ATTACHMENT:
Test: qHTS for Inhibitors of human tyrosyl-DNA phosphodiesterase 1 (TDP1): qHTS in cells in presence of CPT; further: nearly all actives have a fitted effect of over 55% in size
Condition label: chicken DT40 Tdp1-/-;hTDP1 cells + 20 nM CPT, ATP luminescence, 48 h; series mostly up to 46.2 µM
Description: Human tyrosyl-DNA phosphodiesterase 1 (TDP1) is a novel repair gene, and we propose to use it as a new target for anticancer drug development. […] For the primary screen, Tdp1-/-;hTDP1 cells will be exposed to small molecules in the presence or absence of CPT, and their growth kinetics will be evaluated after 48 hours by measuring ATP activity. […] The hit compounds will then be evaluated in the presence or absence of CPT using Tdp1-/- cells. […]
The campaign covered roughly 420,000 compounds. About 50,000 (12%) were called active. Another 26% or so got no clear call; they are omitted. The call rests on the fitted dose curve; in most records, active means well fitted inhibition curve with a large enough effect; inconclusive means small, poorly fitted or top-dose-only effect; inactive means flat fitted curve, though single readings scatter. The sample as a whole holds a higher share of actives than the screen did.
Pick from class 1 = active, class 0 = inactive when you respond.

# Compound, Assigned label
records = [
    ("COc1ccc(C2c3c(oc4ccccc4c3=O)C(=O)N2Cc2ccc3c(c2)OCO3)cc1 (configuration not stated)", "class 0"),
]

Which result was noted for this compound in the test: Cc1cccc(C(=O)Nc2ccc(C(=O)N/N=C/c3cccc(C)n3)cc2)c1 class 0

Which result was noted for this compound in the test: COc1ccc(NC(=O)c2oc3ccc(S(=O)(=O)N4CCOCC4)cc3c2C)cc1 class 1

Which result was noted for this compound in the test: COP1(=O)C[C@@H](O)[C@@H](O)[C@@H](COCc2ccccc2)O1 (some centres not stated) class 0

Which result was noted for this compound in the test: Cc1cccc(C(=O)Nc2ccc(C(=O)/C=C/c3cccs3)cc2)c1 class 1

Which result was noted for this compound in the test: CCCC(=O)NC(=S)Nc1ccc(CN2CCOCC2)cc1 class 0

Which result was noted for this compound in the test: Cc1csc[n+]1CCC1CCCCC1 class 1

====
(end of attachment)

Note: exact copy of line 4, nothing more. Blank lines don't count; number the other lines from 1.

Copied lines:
The campaign covered roughly 420,000 compounds. About 50,000 (12%) were called active. Another 26% or so got no clear call; they are omitted. The call rests on the fitted dose curve; in most records, active means well fitted inhibition curve with a large enough effect; inconclusive means small, poorly fitted or top-dose-only effect; inactive means flat fitted curve, though single readings scatter. The sample as a whole holds a higher share of actives than the screen did.